When I was a teen, out with my friends until all hours of the summer nights, I figured that you would know how I was a relatively good kid, and couldn't get into trouble. What I didn't realize was, that even though that is mostly true, that you would worry when I was out late.
Fast-forward some 38 years later: it's a Saturday night and DD15 is out with friends at Bluesfest. I know that she's a good kid who doesn't cause trouble. At least, doesn't create the kind of trouble that I need worry about. But she's still out late, and I'm still waiting for her to come home.
Even though she's out with her friends, and one of the mothers is picking them up and making sure they get safely home, I worry.
And so, on Saturday night, I became one of those parents who sit in the dark, in the living room, waiting until their kid comes through the front door.
When I was growing up, my mother didn't have the luxury of today's technology, where DD15 has a smartphone and can be reached through text or a phone call. When I was out with my friends, my mother couldn't find out where I was and when I was going to be home. She just had to wait.
I texted DD15 shortly after 11, after I knew the concert would be over. I added enough time for DD15 and her friends to leave the festival grounds and make their way toward the rendezvous spot, where—hopefully—a car would be waiting for the girls.
DD15 is good at responding right away, or within a few minutes. She told me that the show was great, that her friends were together, and they were waiting for their ride. Every couple of minutes, we exchanged texts, until DD15 said that she was in her friend's mother's car, and they were en route.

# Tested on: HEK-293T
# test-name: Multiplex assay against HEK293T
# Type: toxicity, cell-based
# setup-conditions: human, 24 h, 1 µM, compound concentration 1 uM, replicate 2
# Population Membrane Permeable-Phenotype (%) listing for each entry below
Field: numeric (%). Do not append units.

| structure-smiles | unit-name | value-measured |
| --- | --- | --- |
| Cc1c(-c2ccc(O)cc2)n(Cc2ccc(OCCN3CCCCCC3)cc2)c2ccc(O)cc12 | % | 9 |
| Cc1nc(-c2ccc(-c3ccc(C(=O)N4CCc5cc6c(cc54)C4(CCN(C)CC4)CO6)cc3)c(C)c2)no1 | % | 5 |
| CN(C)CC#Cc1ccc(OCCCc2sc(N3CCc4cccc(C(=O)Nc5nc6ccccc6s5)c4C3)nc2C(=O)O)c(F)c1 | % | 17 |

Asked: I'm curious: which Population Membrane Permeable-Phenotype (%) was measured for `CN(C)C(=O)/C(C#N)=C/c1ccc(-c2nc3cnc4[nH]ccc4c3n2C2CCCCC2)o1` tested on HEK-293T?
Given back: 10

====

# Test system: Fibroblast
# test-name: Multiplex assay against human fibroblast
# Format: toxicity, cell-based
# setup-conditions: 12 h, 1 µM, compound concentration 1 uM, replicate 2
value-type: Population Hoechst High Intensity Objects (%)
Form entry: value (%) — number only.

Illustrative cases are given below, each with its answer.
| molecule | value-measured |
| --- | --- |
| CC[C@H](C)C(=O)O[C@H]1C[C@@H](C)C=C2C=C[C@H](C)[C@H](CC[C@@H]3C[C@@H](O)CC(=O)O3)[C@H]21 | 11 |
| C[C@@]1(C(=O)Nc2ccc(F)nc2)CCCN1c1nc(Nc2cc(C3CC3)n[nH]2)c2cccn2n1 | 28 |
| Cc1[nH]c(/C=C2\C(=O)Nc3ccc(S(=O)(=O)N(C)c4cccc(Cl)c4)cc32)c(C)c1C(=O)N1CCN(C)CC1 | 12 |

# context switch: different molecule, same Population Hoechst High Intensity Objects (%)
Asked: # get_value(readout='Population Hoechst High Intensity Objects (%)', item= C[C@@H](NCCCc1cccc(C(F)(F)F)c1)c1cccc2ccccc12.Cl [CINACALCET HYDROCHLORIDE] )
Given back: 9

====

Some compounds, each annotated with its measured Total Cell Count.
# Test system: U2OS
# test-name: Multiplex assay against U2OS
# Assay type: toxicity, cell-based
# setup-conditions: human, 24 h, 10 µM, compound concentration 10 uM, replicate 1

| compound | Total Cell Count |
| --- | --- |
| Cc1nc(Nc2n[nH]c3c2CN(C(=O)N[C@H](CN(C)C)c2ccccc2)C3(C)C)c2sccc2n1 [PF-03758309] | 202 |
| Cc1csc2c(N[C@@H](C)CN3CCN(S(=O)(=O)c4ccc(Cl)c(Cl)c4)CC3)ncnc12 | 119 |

And so, I sat in the dark and waited. DW had already gone upstairs: DD17 was already asleep. But I wasn't going to get ready for bed until my youngest child was safely through our door.
It had been more than 24 hours since DD15 had been home. The other afternoon, she had gone to her best friend's house, where they hung out, had dinner, and then gone out to Bluesfest (she has a full festival pass). After the previous evening's show, she asked if she could sleep over at her friend's house, as she often does on weekends, and I consented. I knew that they would stay up late, but there was nothing pressing for Saturday.
She called after lunch, to say that she and her friend had just woken up. She also asked if she could stay at her friend's house, since they were going back to Bluesfest in a couple of hours, anyway. Again, I consented, on condition that she came home straight after the show because she had weekend chores that required attention.
Plus, we hadn't seen her in almost 24 hours.
Also, her cat, Lily, meows at night, when DD15 isn't home.
As I waited in our living room, in the dark, I continued to text my daughter to find out how much longer before she would be home. Both cats, Lily and Camille, were chasing each other around the room, periodically coming to check on me, wondering why I was sitting in the dark.
I changed up my texting. Not so much as conversation with her, but to amuse myself.
As I tapped Send one last time, I could hear DD15 on the front steps, calling to her friends and the driver, "Thank you!" I knew she wouldn't have seen the very last text.
"Good show?" I asked her as she came through the door. She didn't see me in the dark but she didn't seem to be surprised.
"Oh my God, I was reading your texts out loud on the ride," she said, "everyone was laughing."
I was glad. The texting seemed therapeutic to me. It kept me from worrying while I waited.
So, I'm sorry, Mom. You didn't have any technology to communicate with me, to help occupy your thoughts and time while you waited for me, in the dark.
I get it.